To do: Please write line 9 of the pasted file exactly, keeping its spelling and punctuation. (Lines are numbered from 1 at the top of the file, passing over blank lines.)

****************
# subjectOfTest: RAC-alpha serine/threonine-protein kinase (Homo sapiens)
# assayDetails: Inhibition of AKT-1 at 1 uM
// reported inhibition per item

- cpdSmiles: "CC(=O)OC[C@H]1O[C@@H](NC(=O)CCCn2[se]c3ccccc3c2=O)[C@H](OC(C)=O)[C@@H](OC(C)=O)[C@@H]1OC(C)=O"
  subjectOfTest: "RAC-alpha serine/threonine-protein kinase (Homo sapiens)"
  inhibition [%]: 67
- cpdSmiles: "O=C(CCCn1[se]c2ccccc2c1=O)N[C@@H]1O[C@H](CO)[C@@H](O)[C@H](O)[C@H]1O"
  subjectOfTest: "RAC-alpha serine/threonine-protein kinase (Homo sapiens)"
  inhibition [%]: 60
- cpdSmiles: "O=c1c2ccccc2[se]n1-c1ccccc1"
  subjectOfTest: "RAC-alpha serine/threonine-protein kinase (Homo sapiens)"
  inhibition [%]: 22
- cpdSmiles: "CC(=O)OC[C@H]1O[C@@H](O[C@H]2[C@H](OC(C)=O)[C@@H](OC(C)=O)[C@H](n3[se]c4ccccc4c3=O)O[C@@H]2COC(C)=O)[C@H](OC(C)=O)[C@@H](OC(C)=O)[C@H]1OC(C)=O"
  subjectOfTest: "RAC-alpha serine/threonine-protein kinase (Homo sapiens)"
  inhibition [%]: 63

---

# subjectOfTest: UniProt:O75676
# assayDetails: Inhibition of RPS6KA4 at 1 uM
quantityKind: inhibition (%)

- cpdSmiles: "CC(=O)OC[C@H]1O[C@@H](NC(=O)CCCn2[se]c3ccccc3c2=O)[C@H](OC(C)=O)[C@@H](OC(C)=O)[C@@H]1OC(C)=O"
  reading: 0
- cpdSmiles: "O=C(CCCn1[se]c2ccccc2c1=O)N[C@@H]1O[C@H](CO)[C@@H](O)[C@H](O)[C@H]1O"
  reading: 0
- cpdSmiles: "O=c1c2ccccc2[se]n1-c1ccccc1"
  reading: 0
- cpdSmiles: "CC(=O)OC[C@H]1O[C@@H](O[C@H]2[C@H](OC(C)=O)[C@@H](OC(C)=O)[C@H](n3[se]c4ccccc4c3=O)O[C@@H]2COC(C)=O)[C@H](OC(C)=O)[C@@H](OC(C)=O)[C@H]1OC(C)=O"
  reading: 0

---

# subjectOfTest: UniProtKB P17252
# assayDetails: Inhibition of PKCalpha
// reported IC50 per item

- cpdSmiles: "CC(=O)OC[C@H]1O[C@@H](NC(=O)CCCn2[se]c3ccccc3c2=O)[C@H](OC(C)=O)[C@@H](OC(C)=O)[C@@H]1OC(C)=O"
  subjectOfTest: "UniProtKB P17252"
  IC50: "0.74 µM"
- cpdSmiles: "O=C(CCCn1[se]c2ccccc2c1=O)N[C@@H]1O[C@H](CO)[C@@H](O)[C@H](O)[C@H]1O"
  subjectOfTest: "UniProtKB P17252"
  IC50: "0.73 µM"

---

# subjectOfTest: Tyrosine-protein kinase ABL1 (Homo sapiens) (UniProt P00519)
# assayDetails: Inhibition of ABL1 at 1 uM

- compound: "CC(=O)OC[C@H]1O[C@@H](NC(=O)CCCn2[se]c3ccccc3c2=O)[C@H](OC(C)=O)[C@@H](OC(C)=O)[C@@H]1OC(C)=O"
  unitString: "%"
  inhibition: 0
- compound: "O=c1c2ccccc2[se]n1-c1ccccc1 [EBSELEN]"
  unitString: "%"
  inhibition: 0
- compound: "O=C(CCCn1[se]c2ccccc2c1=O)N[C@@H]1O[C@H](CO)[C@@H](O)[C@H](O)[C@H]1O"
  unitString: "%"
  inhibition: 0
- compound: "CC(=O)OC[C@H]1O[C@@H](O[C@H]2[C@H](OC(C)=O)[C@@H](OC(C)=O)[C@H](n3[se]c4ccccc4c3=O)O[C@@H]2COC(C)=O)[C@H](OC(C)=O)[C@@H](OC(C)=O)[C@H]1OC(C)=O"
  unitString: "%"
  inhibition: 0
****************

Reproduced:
  inhibition [%]: 60